Cuban doctors arrive in Italy to join COVID-19 fight
Daniel Harries

Cuba has dispatched a team of 52 doctors and nurses to Italy to help it fight COVID-19, at the request of the country's worst-affected region, Lombardy.

This is the first time Cuba has sent an emergency contingent to Italy, one of the world's richest countries, demonstrating the reach of its medical diplomacy.

The Caribbean island has sent its "armies of white robes" to disaster sites around the world, largely in poor countries, since its 1959 revolution. Its doctors were in the front lines in the fight against cholera in Haiti and against ebola in West Africa in the 2010s.

This is the sixth medical team Cuba has sent to combat the spread of COVID-19, having dispatched workers to allies Venezuela and Nicaragua as well as Jamaica, Suriname and Grenada.

"We are all afraid, but we have a revolutionary duty to fulfil, so we take out fear and put it to one side," Leonardo Fernandez, 68, an intensive care specialist, told Reuters late on Saturday, shortly before his team's departure.

"He who says he is not afraid is a superhero, but we are not superheroes, we are revolutionary doctors."

Cuban doctors and medical professionals heading to Italy pose with a photo of Fidel Castro and flags of Italy and Cuba, in Havana, Cuba. /AP Photo/Ismael Francisco

Cuban doctors and medical professionals heading to Italy pose with a photo of Fidel Castro and flags of Italy and Cuba, in Havana, Cuba. /AP Photo/Ismael Francisco

Fernandez said this would be his eighth international mission, including one in Liberia during the fight against ebola.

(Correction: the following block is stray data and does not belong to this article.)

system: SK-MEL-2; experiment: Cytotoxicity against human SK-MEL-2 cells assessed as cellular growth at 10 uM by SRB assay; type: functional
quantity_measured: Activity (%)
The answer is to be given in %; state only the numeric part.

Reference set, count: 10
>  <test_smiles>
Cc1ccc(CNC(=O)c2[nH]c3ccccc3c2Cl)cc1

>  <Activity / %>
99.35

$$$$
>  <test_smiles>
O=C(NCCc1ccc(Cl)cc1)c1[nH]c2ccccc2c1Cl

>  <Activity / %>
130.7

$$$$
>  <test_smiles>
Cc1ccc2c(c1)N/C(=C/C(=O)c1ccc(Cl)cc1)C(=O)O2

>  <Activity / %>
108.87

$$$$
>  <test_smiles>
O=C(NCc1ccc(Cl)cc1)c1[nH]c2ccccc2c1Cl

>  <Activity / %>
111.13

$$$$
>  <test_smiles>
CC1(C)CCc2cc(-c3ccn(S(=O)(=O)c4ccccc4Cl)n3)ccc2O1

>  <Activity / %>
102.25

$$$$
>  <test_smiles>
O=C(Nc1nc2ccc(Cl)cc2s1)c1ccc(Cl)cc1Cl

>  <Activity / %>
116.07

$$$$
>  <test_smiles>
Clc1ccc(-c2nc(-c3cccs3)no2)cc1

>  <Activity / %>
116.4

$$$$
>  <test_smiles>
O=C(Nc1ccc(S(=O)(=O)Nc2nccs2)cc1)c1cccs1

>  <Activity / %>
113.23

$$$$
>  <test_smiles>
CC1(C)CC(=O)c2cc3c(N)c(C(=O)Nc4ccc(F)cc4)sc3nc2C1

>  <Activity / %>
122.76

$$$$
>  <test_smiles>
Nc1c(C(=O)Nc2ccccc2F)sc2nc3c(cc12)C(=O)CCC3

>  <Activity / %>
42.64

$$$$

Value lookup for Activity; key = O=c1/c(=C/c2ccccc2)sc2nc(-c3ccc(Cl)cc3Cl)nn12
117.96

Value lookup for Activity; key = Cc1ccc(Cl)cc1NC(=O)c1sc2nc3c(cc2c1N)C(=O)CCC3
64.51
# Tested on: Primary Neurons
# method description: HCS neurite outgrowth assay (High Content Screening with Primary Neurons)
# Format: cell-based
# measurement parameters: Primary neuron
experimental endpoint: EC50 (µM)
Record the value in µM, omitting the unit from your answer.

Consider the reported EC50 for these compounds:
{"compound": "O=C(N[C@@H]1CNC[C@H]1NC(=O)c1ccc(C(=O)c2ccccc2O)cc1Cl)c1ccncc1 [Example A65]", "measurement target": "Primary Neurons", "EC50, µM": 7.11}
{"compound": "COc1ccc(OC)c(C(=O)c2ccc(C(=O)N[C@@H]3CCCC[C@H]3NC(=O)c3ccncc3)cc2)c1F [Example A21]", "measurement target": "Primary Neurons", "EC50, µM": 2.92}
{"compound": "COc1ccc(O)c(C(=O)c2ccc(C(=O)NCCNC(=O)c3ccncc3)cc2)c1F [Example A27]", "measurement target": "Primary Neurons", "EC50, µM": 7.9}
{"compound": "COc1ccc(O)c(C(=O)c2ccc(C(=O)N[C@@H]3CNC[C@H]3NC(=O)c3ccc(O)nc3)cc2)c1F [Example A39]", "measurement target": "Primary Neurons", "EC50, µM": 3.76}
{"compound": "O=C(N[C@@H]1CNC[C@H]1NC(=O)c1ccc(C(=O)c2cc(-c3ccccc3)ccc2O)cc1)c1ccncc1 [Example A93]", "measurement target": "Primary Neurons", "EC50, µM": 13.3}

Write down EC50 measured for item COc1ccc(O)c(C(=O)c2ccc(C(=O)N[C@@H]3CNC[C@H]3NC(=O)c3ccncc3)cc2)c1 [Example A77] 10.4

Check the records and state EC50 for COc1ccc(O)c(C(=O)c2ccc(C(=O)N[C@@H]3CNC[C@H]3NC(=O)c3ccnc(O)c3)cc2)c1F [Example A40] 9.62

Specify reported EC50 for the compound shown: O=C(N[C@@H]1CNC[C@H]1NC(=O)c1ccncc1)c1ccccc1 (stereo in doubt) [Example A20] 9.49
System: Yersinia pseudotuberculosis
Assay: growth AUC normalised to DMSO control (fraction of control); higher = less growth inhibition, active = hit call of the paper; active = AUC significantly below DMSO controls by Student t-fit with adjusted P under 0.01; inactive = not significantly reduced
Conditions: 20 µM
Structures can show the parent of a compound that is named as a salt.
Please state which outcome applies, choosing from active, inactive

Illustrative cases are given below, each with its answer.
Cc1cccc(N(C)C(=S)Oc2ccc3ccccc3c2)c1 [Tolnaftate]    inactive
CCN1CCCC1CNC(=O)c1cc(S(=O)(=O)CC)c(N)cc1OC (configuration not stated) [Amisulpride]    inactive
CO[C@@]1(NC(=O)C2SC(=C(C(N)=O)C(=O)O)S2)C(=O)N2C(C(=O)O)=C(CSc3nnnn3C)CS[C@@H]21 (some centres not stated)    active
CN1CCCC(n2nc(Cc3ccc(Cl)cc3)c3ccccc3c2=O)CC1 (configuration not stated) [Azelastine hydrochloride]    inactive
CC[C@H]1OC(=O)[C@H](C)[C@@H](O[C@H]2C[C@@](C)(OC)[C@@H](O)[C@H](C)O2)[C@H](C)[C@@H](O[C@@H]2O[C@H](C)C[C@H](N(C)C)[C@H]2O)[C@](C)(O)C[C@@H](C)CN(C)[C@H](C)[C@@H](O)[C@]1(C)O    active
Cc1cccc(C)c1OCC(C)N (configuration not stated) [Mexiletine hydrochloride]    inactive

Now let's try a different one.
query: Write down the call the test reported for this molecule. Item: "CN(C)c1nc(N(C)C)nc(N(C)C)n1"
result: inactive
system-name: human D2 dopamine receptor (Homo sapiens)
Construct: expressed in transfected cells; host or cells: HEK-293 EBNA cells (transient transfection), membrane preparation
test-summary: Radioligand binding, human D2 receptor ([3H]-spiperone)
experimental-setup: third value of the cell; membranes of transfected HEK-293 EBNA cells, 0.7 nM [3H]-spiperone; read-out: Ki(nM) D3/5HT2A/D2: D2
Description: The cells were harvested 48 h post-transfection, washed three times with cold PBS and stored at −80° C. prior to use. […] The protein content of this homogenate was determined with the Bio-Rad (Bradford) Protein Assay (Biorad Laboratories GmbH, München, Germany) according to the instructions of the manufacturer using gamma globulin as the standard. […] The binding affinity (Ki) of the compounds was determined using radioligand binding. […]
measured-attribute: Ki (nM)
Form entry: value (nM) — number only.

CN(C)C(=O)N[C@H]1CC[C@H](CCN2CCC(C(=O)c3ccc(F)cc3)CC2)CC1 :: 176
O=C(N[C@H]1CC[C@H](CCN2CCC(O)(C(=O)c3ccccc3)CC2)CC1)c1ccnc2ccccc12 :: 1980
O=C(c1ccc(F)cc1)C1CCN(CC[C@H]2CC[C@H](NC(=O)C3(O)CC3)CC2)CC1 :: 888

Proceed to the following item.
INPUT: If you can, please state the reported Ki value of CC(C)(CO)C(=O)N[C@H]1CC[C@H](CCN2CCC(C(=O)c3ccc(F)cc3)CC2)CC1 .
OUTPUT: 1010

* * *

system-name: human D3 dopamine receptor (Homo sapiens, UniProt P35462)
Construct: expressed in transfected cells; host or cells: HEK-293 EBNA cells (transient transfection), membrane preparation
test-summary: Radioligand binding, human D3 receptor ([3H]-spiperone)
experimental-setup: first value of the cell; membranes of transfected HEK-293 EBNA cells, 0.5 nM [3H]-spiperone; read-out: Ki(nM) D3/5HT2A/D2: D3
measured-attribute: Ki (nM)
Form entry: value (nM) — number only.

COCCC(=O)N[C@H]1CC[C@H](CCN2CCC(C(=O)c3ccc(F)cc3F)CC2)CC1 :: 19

"We are going to fulfil an honorable task, based on the principle of solidarity," said Graciliano Díaz, 64.

Both China and Russia have also sent aid to Italy. Moscow has sent more than 100 military specialists in virology and epidemics to the beleaguered country, while China sent medics and 31 tons of medical supplies on 15 March. 

READ MORE: Italy turns to the army to help assemble life-saving ventilators

Italy is the country worst affected by the highly contagious virus, with the northern region of Lombardy bearing the brunt of the contagion. 

Cuba built a healthcare system that was the envy of the developing world with economic aid from former ally the Soviet Union, though some of those advances have been lost since the Soviet Union collapsed.

Many Cuban hospitals have fallen into disrepair and Cubans say they have difficulty finding medicine, a situation the government says is largely due to decades-old U.S. sanctions. Although analysts also blame the inefficient state-run economy.

Still, Cuba has one of the highest ratios worldwide of physicians per capita, even when excluding those doctors abroad. And its medical brigades for disaster relief continue to earn Havana goodwill worldwide.

"In a time of crisis, the Cuban government, the Cuban people ... have risen to the occasion, they have heard our appeal and they have responded," Jamaica's health minister, Christopher Tufton, said on Saturday upon greeting 140 Cuban medical professionals at Kingston international airport.

Britain also thanked Cuba last week for allowing a British cruise ship that had been turned away by several Caribbean ports to dock on the island and for enabling the evacuation of the more than 600 passengers onboard. 

Meanwhile, Cuba, which is known for its disaster preparedness, is stepping up measures at home to stem the coronavirus contagion. Twenty-five cases have been confirmed so far. 

President Miguel Diaz-Canel announced late on Friday the country would be closing its borders to foreign non-residents from Tuesday in a major blow to one of the motors of its cash-strapped economy, tourism.

While thousands of doctors and medical students are also going door-to-door monitoring their local communities.

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Source(s): Reuters